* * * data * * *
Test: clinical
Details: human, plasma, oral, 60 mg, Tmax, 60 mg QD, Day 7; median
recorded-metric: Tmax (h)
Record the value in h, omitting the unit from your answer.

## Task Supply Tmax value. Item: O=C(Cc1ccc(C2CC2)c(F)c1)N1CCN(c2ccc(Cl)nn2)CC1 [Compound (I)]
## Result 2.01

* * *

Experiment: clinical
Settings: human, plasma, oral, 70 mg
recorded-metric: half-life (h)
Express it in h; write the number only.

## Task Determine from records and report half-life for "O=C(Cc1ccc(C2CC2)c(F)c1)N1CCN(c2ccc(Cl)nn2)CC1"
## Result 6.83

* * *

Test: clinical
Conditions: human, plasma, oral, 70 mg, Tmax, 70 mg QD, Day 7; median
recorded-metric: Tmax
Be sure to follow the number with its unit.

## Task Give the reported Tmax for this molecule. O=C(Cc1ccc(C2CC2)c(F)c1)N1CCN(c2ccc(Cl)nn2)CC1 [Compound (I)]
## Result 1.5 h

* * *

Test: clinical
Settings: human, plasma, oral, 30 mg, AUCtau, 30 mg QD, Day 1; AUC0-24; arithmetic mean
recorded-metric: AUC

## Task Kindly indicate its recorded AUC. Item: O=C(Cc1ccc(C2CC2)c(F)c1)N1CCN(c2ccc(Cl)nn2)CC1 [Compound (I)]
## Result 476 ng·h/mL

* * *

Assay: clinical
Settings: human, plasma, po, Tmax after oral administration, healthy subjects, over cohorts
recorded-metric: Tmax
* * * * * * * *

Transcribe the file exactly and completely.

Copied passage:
Test: clinical
Details: human, plasma, oral, 60 mg, Tmax, 60 mg QD, Day 7; median
recorded-metric: Tmax (h)
Record the value in h, omitting the unit from your answer.

## Task Supply Tmax value. Item: O=C(Cc1ccc(C2CC2)c(F)c1)N1CCN(c2ccc(Cl)nn2)CC1 [Compound (I)]
## Result 2.01

* * *

Experiment: clinical
Settings: human, plasma, oral, 70 mg
recorded-metric: half-life (h)
Express it in h; write the number only.

## Task Determine from records and report half-life for "O=C(Cc1ccc(C2CC2)c(F)c1)N1CCN(c2ccc(Cl)nn2)CC1"
## Result 6.83

* * *

Test: clinical
Conditions: human, plasma, oral, 70 mg, Tmax, 70 mg QD, Day 7; median
recorded-metric: Tmax
Be sure to follow the number with its unit.

## Task Give the reported Tmax for this molecule. O=C(Cc1ccc(C2CC2)c(F)c1)N1CCN(c2ccc(Cl)nn2)CC1 [Compound (I)]
## Result 1.5 h

* * *

Test: clinical
Settings: human, plasma, oral, 30 mg, AUCtau, 30 mg QD, Day 1; AUC0-24; arithmetic mean
recorded-metric: AUC

## Task Kindly indicate its recorded AUC. Item: O=C(Cc1ccc(C2CC2)c(F)c1)N1CCN(c2ccc(Cl)nn2)CC1 [Compound (I)]
## Result 476 ng·h/mL

* * *

Assay: clinical
Settings: human, plasma, po, Tmax after oral administration, healthy subjects, over cohorts
recorded-metric: Tmax